Self-esteem is simply how you feel about yourself and how you judge your worth. This evaluation has a profound impact on the choices you make since it determines, to a great extent, what you consider yourself capable and worthy of doing. Do you view yourself as strong, smart and valuable? If so, you probably take risks, speak out and stand up for what you believe in. Do you view yourself as ugly, weak or worthless? If so, you most likely are fearful, stay in the shadows and question every decision you make. How you view yourself usually determines how you act around others and how you see yourself as a role in society. Self-esteem, whether it is negative or positive, can be damaging or uplifting, respectively. Teenage low self-esteem stems from teens who feel poorly about themselves and judge themselves to be inferior to others are at risk of not fulfilling their true potential in life. They may not take the initiative to set and pursue personal goals; they may not put any effort into their education or careers; they may accept poor treatment from family, friends and romantic partners and all of these things could potentially ruin their future.
Causes of low teenage self-esteem
Self-esteem begins in early childhood and is directly related to upbringing and primary caregiver relationships. Absentee parents, negative minded parents, abusive parents, authority figures in conflict, unsupportive parents, and disapproving authority figures all lead to the development of low self-esteem in childhood which eventually carries on into adolescence and adulthood.
Uninvolved/Negligent Parents: Parents who spend minimal time in the home raising their kids or parents and guardians who are struggling with mental health issues, substance abuse issues or other challenges may not be able to provide their children with the care, guidance, and attention they need and deserve. This can cause significant abandonment and self-esteem problems for young people.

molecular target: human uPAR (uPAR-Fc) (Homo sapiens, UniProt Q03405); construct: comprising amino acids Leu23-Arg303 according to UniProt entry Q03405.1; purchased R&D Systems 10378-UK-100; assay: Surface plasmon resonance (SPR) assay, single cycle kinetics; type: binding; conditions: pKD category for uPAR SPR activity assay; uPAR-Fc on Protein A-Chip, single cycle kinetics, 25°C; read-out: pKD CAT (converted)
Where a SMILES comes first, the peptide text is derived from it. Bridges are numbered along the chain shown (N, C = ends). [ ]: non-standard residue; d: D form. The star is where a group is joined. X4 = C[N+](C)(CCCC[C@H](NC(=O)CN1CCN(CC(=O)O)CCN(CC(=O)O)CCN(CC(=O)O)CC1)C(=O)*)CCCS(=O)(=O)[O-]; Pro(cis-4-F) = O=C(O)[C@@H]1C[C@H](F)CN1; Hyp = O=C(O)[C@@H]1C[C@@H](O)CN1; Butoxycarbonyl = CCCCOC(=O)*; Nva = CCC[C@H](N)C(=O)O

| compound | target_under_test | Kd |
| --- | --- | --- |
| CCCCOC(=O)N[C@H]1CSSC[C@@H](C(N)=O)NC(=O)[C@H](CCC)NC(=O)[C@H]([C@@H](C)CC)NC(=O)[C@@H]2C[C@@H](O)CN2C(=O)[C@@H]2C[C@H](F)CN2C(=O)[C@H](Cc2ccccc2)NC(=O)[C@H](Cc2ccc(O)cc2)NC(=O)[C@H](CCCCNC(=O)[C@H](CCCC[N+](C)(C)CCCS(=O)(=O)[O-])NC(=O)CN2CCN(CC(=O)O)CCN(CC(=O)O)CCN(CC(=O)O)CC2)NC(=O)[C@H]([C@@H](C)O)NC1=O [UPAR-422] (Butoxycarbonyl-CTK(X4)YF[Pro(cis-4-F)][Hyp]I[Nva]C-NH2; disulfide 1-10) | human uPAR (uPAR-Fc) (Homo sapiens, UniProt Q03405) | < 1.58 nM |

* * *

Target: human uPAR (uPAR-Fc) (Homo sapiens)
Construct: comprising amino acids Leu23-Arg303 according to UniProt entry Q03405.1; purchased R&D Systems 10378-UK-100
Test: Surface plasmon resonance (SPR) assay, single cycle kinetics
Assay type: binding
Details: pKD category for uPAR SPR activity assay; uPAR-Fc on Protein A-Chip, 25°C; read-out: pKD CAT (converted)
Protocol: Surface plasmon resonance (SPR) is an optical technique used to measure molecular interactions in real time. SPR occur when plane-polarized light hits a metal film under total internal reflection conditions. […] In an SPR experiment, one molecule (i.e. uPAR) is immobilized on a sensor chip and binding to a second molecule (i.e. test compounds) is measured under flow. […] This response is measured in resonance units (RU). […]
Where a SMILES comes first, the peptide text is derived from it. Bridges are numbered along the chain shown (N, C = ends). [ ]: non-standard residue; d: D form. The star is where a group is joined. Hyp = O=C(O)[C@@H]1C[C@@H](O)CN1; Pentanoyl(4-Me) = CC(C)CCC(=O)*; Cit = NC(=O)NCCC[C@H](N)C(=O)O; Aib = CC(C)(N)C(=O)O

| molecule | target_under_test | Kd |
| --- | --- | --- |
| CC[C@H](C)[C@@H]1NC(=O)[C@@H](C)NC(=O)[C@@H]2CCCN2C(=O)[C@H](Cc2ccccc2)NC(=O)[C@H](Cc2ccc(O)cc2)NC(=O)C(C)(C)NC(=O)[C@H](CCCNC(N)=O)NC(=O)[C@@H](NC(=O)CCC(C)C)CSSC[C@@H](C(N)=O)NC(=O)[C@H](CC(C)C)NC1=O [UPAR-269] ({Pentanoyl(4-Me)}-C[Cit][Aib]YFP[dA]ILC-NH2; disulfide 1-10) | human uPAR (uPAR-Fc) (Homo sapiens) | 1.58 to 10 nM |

Negative Peers: Being part of a social group that brings others down by disrespect, peer pressure, and bullying can cause others to feel that something is wrong with them and they are to be blamed. Over time these negative behaviors can become damaging and can destroy an individual’s self-esteem.
Trauma: Abuse, whether physical, emotional, sexual or a combination of these often causes feelings of shame and even guilt. A teenager may feel that he or she did something to deserve the abuse or that he or she was not worthy of the respect, love, and care of the abuser. Teenagers who have suffered abuse may have a significant amount of anxiety and depression associated with the event as well, which can interfere with their ability to lead a fulfilling life.
Body Image: Body image is a massive factor for a teenager’s self-esteem, especially that of young women. According to studies, 53% of girls are unhappy with their bodies, a number that rises to 78% by the age of 17 and 50% of teen girls and 30% of teen boys practice unhealthy behaviors in an effort to lose weight, including skipping meals, vomiting, smoking cigarettes, fasting and using laxatives. Female bodies are constantly objectified in the media, making it seem as though their bodies exist for others to look at, touch, or use. Puberty can be dramatic and scary for many which can lead teenagers to compare themselves to what they see in the media leading to feelings of inadequacy, shame, and disempowerment. While young women are disproportionately affected by body image messages, young men are not immune. Many young men struggle with low self-esteem associated with weight and body composition, particularly concerning muscle mass.